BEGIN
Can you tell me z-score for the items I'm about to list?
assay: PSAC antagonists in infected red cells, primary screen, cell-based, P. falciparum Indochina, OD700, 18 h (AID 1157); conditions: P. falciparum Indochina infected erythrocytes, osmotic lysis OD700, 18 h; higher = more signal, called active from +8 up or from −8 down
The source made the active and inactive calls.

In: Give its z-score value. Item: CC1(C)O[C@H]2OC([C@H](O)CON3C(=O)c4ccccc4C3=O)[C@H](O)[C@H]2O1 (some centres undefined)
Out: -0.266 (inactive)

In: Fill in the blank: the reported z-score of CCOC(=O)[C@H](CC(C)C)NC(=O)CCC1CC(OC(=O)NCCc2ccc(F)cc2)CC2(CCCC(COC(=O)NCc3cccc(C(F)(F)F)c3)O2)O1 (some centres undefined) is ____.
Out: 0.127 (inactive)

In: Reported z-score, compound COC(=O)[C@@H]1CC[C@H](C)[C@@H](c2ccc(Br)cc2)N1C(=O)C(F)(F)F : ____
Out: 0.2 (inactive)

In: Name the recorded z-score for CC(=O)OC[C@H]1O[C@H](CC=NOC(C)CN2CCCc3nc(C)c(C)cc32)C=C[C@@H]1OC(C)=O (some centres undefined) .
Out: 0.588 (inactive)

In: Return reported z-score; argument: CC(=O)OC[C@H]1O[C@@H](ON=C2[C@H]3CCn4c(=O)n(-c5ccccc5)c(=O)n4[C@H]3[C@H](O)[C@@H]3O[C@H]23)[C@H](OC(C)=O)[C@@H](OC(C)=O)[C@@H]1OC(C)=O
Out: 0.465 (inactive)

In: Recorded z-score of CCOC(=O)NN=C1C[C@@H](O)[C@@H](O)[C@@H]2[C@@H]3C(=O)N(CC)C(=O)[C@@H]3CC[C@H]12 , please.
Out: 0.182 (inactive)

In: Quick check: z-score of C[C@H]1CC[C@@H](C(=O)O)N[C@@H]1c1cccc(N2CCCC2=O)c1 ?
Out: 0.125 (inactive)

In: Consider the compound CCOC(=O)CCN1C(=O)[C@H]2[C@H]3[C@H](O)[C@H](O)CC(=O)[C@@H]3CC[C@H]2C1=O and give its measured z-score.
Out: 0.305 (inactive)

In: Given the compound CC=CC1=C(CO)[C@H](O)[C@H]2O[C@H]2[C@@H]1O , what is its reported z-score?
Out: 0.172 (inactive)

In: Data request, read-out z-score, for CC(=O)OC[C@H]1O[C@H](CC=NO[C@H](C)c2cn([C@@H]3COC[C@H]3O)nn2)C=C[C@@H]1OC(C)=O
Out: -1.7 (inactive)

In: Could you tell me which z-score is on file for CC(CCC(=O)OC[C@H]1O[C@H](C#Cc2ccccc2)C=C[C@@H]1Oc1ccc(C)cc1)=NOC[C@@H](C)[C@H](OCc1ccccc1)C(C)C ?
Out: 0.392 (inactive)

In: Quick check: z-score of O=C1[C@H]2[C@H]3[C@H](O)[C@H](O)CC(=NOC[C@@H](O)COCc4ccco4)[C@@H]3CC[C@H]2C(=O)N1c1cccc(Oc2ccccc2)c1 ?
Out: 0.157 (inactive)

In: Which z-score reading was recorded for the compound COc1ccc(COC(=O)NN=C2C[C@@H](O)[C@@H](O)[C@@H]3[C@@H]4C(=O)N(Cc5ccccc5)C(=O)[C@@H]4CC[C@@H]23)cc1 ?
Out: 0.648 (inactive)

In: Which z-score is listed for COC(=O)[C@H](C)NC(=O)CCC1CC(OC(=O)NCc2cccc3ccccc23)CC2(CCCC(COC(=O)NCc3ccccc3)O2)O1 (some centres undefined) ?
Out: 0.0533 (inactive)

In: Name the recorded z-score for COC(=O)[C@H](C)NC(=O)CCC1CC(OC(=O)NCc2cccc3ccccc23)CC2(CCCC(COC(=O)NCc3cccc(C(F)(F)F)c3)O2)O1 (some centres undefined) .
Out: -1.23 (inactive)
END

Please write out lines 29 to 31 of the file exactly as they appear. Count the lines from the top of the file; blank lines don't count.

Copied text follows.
Out: 0.648 (inactive)

In: Which z-score is listed for COC(=O)[C@H](C)NC(=O)CCC1CC(OC(=O)NCc2cccc3ccccc23)CC2(CCCC(COC(=O)NCc3ccccc3)O2)O1 (some centres undefined) ?
Out: 0.0533 (inactive)